Stranded crane operator rescued from massive Kingston fire 'retires'
KINGSTON, ONT. - The crane operator plucked from the end of a 43-metre-high construction crane by a military helicopter crew during Tuesday's massive fire is calling it quits.
“Oh, no, I'm retired from that,” Adam Jastrzebski said Wednesday.
Jastrzebski, 68, of London, Ont., spoke to QMI Agency in an exclusive interview from his bed at Kingston General Hospital about the harrowing 45 minutes he spent at the end of the 65-metre boom in freezing temperatures the fire raged below.
Jastrzebski suffered burns to his back, buttocks and right hand, and is on pain killers.
He said the fire started small but there was a lot of smoke, too thick for him to safely climb down.
“I was waiting outside (the cab)," he said. "It was a little fire but so much smoke so I thought to myself I couldn't go down because I could get choking and fall down and kill myself.”
With all the wood construction material feeding the flames, it soon became a raging inferno.
He was able to turn the crane east to face away from the flames and heavy smoke before shutting it down.
Jastrzebski has 46 years experience working on construction cranes, the first 20 years in his native Poland.
For the past five years he has been working for Canadian Professional Crane Inc. out of Hamilton, Ont., ,which supplies cranes and operators for union and non-union projects.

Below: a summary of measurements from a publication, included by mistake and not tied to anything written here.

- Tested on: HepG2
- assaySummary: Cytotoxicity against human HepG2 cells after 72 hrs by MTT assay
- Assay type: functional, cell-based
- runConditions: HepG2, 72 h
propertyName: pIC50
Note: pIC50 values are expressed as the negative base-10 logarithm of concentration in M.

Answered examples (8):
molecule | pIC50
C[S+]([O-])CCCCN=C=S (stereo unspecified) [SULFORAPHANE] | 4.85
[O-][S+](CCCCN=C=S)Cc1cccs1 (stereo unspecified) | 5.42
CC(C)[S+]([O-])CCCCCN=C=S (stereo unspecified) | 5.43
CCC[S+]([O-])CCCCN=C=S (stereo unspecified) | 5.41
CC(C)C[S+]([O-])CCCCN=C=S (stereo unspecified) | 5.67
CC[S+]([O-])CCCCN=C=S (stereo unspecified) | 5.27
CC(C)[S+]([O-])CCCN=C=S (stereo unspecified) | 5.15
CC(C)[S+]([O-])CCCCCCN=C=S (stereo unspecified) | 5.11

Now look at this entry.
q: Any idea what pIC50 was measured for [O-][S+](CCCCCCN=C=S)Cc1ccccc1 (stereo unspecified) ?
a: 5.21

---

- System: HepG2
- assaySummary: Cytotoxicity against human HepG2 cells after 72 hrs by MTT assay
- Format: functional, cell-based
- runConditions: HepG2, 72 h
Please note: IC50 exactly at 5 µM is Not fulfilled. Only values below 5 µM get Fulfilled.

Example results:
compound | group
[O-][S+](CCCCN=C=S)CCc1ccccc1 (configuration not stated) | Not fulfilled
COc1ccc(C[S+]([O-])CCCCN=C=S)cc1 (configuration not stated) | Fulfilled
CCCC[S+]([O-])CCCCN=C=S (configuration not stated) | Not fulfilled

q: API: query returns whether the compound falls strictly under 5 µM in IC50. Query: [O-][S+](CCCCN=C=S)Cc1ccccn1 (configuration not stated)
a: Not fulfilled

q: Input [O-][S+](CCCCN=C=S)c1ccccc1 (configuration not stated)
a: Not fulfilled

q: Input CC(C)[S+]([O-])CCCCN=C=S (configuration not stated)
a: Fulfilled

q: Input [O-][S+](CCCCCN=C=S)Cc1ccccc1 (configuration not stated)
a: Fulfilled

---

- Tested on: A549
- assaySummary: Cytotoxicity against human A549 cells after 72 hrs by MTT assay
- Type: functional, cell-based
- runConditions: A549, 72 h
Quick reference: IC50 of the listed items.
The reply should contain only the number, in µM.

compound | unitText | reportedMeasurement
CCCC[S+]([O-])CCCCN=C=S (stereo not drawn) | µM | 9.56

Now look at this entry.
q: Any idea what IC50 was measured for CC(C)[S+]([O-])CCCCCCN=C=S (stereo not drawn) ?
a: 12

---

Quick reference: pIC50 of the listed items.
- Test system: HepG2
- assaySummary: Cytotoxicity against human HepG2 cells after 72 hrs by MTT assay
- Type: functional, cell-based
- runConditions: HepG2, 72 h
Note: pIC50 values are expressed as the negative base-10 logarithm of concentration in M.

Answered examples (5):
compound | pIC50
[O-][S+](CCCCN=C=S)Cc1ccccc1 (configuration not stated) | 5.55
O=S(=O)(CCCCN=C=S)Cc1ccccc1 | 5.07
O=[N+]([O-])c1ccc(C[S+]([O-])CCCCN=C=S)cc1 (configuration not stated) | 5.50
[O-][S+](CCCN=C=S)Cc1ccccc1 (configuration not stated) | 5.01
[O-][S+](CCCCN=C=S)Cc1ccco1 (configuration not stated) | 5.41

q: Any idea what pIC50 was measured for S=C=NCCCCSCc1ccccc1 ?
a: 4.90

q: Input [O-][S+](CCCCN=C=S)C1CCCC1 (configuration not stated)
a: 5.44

“In one second all around me flames and people started screaming, 'Go to the boom, go to the boom' and I went right away.”
He walked the length of the boom without a safety harness and then lay down at the very end, waiting for help to arrive.
“So I called 911 and they told me the helicopter is already en route and he said 30 minutes but they came faster than that,” he recalled. “I was shaking and frozen on one side, it was a crazy situation.
“After 20 minutes I heard the helicopter coming. The guy came to my place and put the harness on my chest and held it together, picked me up and put me in the helicopter, and then we came right to the hospital.”
He said he wasn't scared during the dramatic rescue because he's not afraid of heights.
“That's why I work in the tower crane,” he said.
While waiting for the rescue he said he tried to keep warm by lying on his knapsack and pulled his hoodie over his head.
He said he could hear people yelling encouragement at him from below.
“I was just waiting up there,” he said.
He said he didn't feel much before or during the rescue.
“At that time I was kind of shocked so there was not much feeling at all,” he said.
Jastrzebski thanked the firefighters and 8 Wing rescuers out of CFB Trenton, Ont., for saving him.
“I appreciate everyone caring about me so that is very kind,” he said.
Stranded crane operator rescued from massive Kingston fire 'retires' | Ontario | News | Toronto Sun
Retires. Can't say I blame him.